A swath of moderate to heavy snow is forecast during the first storm Friday and Saturday reaching from northern Missouri and southeastern Iowa through Chicago and Detroit and then on to Toronto and Ottawa, Ontario, and Montreal and Quebec City, Quebec. Light snow and a wintry mix will affect northern upstate New York and northern New England. Expect significant travel delays from this storm in the Midwest and in part of southern Canada.
One of the larger of the storms could bring substantial precipitation and widespread travel disruptions from eastern Texas to New England spanning next Tuesday and Wednesday.
The track and coverage of precipitation on the storm for the middle of next week is subject to change.
The storm during the middle of next week may bring a dose of drenching rain and locally strong thunderstorms to the South. On the northern and western fringe of the storm, snow and a wintry mix would fall with the potential for a heavy accumulation in part of the Midwest and Northeast.
Another large storm may or may not materialize for the second weekend of February.
AccuWeather.com has released its spring forecast outlook. The nation will have to wait a bit to hear what Punxsutawney Phil has to say.
While temperatures will get above freezing during the day in the pattern, ice can form on areas that were previously wet at night. Folks in the South should continue to exercise caution the next few days until all of the snow and ice from the recent storm has gone away.
The recent extreme cold has allow ice to build up on area rivers in the north and ice flows will be monitored closely. However, the thaw should be gradual and slight enough in most cases to avoid major ice jams, at least in the short term.
As temperatures rise through the weekend in the South, so will the risk for heat-related dangers.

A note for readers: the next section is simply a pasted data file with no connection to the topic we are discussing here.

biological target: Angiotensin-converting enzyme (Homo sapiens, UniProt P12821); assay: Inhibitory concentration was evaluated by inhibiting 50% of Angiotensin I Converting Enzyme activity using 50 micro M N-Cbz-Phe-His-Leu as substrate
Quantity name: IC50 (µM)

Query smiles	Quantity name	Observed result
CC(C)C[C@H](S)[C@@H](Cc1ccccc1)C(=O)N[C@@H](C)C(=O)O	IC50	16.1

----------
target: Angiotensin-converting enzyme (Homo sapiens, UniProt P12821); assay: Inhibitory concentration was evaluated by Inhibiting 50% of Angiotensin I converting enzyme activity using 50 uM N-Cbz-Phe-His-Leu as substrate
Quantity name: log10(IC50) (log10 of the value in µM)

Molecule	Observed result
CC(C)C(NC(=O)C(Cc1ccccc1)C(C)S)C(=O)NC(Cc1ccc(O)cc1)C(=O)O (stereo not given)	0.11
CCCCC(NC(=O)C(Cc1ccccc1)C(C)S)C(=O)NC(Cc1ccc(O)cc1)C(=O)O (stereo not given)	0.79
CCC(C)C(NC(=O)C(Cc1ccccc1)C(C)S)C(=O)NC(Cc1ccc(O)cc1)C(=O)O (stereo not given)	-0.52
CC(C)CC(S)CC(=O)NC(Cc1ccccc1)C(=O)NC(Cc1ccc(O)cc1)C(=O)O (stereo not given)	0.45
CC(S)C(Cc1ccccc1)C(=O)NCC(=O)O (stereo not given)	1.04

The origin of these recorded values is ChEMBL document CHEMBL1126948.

The earth’s crust is slowly rising because groundwater, which kept it weighed down, has disappeared.
A tropical threat from the Atlantic on the United States and Caribbean islands may increase into next week.
United States residents may pay higher heating costs this fall as colder air is expected to grip the Rockies and Plains at times and some quick-hitting chilly shots may impact the Northeast.
A swath of steady, soaking rain will slowly shift from the northern Plains to the Canadian Prairies this weekend, making people reach for their umbrellas.
A fresh shot of cool air will keep temperatures below normal in northern Europe through this weekend.
Southern Florida (1992)
Hurricane Andrew makes landfall in southern Florida as a Category 5 storm with wind gusts estimated in excess of 175 mph. Estimated damages exceeded $20 billion, more than 60 people were killed and approximately 2 million people were evacuated from their homes.
New England & North Carolina (1816)
Light frosts did damage in interior low places from New England to North Carolina.
Boston, MA (1851)
Track of tornado - Waltham, Belmont, Arlington (see other 1843 stories around this time). Apparently caused by excessively humid S or SW flow at western edge of a Bermuda high.